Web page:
We invented marriage. Couples invented marriage. We also invented divorce, mind you. And we invented infidelity, too, as well as romantic misery. In fact we invented the whole sloppy mess of love and intimacy and aversion and euphoria and failure. But most importantly of all, most subversively of all, most stubbornly of all, we invented privacy.
Spaceflight, therefore, is subversive. If they are fortunate enough to find themselves in orbit, most people, after a little meditation, have similar thoughts. The nations that had instituted spaceflight had done so largely for nationalistic reasons; it was a small irony that almost everyone who entered space received a startling glimpse of a transnational perspective, of the Earth as one world.
At one edge of the base, pressed between the fenceline and the sea, shimmered the pale archways and columns, the madrone and wind-shaped cypresses of the clifftop campus of College of the Surf. Against the somber military blankness at its back, here was a lively beachhead of drugs, sex, and rock and roll, the strains of subversive music day and night, accompanied by tambourines and harmonicas, reaching like fog through the fence, up the dry gulches and past the sentinel antennas, the white dishes and masts, the steel equipment sheds, finding the ears of sentries attentuated but ominous, like hostile-native sounds in a movie about white men fighting savage tribes.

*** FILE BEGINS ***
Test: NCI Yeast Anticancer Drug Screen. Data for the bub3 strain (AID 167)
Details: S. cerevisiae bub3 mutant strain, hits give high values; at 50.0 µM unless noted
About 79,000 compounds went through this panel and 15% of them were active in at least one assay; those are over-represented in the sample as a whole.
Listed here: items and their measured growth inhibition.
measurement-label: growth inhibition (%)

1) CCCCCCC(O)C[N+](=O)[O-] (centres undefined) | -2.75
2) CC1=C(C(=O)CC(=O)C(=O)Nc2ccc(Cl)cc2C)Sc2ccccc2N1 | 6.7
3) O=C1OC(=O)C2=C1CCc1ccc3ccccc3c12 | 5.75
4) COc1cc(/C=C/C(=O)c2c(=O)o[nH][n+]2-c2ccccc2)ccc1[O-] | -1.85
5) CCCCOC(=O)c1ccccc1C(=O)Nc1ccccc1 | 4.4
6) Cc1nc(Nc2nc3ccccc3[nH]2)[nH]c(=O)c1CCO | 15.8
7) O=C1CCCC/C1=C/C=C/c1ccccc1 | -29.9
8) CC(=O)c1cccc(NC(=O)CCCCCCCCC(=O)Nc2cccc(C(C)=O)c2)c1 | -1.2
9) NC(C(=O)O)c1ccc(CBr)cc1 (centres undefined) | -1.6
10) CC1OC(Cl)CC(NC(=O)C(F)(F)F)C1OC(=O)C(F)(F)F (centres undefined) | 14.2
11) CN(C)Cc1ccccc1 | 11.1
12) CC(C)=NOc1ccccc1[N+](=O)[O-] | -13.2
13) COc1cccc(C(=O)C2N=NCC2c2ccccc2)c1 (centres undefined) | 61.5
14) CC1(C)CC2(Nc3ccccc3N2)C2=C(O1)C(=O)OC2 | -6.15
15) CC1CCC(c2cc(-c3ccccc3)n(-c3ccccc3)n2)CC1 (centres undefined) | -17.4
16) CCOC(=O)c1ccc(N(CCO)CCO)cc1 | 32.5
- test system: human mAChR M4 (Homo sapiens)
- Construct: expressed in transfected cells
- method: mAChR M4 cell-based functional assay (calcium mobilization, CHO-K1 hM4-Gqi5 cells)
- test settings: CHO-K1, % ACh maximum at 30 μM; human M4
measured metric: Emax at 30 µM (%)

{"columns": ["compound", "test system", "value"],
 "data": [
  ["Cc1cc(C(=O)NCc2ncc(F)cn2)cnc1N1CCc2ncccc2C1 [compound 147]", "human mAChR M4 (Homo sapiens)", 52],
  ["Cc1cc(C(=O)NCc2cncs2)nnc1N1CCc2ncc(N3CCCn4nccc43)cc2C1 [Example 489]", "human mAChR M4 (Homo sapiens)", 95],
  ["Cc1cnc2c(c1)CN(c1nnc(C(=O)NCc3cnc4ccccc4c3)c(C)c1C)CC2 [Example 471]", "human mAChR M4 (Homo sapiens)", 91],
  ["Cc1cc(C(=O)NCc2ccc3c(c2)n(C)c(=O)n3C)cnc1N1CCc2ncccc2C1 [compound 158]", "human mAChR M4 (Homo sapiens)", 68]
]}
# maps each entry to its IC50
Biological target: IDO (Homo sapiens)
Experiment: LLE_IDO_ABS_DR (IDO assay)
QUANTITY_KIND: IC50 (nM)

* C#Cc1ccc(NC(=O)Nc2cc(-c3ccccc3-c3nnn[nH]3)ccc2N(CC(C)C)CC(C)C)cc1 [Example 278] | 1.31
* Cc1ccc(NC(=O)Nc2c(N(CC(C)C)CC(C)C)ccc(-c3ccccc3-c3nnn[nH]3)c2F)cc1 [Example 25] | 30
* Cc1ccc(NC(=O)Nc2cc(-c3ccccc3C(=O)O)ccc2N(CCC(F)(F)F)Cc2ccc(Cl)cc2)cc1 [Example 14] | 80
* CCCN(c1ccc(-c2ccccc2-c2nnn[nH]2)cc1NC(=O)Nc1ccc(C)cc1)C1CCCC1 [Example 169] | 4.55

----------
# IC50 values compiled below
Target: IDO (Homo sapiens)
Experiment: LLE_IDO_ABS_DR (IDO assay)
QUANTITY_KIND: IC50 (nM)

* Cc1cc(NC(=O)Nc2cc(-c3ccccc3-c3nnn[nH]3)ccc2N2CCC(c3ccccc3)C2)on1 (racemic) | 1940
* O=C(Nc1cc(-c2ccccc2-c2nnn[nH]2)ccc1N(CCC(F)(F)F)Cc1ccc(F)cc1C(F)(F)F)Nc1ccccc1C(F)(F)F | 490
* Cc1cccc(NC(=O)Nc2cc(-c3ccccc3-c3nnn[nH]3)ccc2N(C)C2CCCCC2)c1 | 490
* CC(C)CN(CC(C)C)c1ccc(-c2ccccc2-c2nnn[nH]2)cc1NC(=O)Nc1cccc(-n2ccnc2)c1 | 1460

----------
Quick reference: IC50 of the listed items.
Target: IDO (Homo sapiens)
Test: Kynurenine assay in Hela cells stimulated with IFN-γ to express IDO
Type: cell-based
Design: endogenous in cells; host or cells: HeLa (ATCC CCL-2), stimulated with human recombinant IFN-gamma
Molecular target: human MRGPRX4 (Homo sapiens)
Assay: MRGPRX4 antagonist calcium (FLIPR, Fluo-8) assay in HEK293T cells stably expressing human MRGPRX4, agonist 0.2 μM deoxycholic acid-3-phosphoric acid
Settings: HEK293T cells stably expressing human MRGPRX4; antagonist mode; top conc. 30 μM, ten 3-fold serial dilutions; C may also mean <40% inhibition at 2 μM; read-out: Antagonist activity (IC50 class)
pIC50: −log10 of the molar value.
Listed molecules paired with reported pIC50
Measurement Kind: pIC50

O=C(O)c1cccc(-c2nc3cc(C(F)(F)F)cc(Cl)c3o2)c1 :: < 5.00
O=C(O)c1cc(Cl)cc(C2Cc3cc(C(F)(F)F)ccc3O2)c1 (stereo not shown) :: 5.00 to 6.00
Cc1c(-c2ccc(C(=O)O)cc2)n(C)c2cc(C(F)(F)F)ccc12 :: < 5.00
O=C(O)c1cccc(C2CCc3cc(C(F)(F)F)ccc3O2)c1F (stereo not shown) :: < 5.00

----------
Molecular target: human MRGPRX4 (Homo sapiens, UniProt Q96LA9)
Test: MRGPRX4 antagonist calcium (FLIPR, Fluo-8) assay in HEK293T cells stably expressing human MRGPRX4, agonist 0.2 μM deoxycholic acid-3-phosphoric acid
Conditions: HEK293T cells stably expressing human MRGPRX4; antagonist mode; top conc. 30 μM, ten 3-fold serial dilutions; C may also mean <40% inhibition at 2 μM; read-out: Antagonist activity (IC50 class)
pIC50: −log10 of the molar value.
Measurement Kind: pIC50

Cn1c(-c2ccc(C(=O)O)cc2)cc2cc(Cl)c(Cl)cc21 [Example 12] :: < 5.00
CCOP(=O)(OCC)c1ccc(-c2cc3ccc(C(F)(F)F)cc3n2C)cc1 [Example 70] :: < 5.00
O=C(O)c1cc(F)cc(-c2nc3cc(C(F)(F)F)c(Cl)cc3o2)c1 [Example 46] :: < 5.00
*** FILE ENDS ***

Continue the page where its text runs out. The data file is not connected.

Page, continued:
The great subversive works of children's literature suggest that there are other views of human life besides those of the shopping mall and the corporation. They mock current assumptions and express the imaginative, unconventional, noncommercial view of the world in its simplest and purest form. They appeal to the imaginative, questioning, rebellious child within all of us, renew our instinctive energy, and act as a force for change. This is why such literature is worthy of our attention and will endure long after more conventional tales have been forgotten.
To suppose that the eye with all its inimitable contrivances for adjusting the focus to different distances, for admitting different amounts of light, and for the correction of spherical and chromatic aberration, could have been formed by natural selection, seems, I confess, absurd in the highest degree...The difficulty of believing that a perfect and complex eye could be formed by natural selection , though insuperable by our imagination, should not be considered subversive of the theory.